Coincidentally, on another Valentine’s Day, and my last day at the restaurant (though for an unrelated reason), I waited on the most memorable table I’ve ever had, before or since. I greeted them — a man and woman probably in their early 50s — with the same introduction I always used, welcoming them in and taking their drink order.

They ordered water and pasta with sauce, which was the cheapest item
on the menu that still came with unlimited salad and bread, as well as
the fastest to prepare. The man asked me to hold off on putting in the dinner order because they wanted to enjoy their salad. Like ordering light, this was also a common request, and I said not to worry, I would take care of the timing.

I brought their salad and bread, served other tables while I waited for them to finish it, and then, when they placed their empty bowl on the edge of the booth, I asked if they wanted more. “Yes, please,” they said.

On my way back to the kitchen, I stopped at an open computer and put in their dinner order. Not because I was trying to rush them, but because the lobby was full and part of my job was to keep things moving. They’d ordered pasta with a spoonful of sauce on it, and so the kitchen saw an easy order come in and put it out right away. By the time I was done making their second salad, another server was at the table with their dinner. The guests, who had been perfectly polite up to now, were outraged.

People at the Olive Garden often got annoyed about their food coming out too fast, but this man and his wife were shamelessly livid. For a second I thought it was a joke because their anger was so outrageous. Honestly, in all my combined years in food and beverage, I’ve never had people so mad at me. (A close second: once, when I was 16 and working at McDonald’s, a woman threw an ice cream cone through the drive-thru window at me.)

“Oh, you’ll take care of it?!” The guest parroted my words back to me. My manager offered them a discount that amounted to $5 on their $20 check, but the guests insisted they’d never come back if they couldn’t get their food for free. My manager — a total hero — held the line. He told me later that if they were going to come in and spend $20 and give people a hard time, then it was cool if they never came back. He emphasized that just because they were looking to get something for free, didn’t mean they were going to get it.

When I summoned my empathy skills and tried to parse the interaction for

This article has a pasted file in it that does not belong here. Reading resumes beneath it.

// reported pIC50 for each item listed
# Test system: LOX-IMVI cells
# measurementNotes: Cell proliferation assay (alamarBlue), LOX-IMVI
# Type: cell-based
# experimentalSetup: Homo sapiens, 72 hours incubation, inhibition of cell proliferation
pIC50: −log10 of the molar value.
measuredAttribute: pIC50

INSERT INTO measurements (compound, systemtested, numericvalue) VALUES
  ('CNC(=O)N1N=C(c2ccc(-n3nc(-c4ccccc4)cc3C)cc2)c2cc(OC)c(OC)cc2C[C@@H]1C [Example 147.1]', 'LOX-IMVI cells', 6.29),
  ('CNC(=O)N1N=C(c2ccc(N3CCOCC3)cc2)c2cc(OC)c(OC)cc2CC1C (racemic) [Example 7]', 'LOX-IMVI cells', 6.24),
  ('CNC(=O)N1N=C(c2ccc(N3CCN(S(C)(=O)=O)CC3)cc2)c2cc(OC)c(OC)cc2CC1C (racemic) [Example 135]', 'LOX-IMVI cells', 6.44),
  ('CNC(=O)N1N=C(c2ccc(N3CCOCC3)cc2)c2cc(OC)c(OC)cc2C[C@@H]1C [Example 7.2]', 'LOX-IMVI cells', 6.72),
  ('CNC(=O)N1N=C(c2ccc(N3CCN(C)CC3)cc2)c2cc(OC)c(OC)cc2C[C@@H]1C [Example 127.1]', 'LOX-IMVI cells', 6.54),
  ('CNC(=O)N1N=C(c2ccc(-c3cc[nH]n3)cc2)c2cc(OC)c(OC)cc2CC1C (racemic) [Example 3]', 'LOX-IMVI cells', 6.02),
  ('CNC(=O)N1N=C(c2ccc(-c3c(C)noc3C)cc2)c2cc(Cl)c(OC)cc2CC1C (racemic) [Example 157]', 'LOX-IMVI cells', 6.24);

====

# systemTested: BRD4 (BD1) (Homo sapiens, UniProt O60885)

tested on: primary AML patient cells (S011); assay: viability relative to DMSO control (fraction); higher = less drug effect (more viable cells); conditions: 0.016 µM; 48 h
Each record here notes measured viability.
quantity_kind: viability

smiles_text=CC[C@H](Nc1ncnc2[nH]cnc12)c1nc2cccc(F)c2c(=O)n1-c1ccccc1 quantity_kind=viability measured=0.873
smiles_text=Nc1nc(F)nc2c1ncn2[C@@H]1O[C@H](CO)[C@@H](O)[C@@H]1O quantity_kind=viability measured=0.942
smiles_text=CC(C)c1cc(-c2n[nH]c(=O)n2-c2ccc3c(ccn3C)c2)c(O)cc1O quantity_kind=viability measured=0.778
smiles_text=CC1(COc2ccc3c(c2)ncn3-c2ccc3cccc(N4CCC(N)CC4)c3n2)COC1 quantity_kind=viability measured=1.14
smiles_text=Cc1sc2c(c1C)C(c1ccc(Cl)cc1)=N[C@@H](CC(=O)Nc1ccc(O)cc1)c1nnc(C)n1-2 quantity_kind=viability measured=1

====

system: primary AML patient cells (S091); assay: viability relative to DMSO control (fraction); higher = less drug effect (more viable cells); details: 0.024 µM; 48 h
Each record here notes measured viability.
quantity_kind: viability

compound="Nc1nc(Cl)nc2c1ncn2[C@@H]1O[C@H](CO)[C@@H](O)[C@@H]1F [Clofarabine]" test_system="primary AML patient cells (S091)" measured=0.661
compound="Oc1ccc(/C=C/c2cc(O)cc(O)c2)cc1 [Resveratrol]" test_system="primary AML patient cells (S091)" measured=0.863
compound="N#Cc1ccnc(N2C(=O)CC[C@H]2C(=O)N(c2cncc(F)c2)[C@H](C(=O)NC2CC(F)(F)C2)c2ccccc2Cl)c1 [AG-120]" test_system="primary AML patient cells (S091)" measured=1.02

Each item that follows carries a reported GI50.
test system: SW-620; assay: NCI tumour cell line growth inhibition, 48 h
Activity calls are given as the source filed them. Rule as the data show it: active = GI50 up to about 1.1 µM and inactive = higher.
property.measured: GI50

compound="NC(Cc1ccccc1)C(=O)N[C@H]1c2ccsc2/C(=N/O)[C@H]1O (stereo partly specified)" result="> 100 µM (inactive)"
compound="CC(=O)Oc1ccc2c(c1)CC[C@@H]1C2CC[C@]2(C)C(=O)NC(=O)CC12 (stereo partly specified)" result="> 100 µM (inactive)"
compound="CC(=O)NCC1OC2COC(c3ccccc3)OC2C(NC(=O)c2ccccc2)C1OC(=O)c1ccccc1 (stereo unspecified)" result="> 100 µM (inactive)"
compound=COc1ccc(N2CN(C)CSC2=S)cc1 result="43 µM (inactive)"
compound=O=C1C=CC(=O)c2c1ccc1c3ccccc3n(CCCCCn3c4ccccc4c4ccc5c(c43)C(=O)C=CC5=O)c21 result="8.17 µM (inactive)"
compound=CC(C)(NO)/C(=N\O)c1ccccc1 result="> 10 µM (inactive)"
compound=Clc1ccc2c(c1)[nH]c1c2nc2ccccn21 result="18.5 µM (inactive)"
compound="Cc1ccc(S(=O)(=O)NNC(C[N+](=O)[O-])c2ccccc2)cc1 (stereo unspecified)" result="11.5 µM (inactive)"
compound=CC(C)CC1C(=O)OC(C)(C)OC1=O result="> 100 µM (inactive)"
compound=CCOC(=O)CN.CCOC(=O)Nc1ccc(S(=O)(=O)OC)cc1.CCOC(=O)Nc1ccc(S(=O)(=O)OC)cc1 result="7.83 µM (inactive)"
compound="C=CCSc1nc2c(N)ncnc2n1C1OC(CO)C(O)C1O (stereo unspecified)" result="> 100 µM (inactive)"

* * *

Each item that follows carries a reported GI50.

their motivation, I felt like I’d been tricked. Theirs was a complete self-absorption — a total disregard for everyone else involved in the Olive Garden experience that night. And sometimes people are just like that.

There’s something about being yelled at by a jerk that brings a sense of clarity. When people get like that, it usually has nothing to do with the other person and everything to do with their expectations, realistic or not. And no matter how powerful empathy can be, simply saying no and not letting it bother you is just as transformational.

Today when I hear about customers being ruder than ever and see video footage of people harassing workers in places like Target and Applebee’s on social media, I wish I could tell those workers that not all customers are good customers. Not all people are good people. Not all expectations will be fulfilled. The best way to live in uncivilized times is often simply not to let it ruin your night.

I moved on to another restaurant after that. I figured if I could master serving at the Olive Garden, I could do it anywhere. My new job was at a fancier place with a completely different clientele. The money wasn’t really any better, and I left as soon as my writing work leveled out again.

There are so many factors that play a role in making it in any kind of freelance work, and if anything, working at Olive Garden forced me to become more comfortable with the fact that I can’t control many of them. Just like there might be a jerk in your section, countless other things may not work out the way we expect. Shifting political winds, pandemics, changing markets, technological advances — sometimes no amount of hard work can overcome them. Things change. Learning how not to be so hard on myself and others has made me better able to accept my own lack of control. And I can’t tell you how many times I’ve told myself that everything will be all right because I can always go back to the Olive Garden.

Melinda Copp is a writer based in Bluffton, South Carolina. Her work has been published in newspapers, magazines, and literary journals, including The Rumpus, The Cleveland Review of Books, and The Petigru Review. Subscribe to her monthly newsletter for more essays on reading, culture, and life at and connect with her on Instagram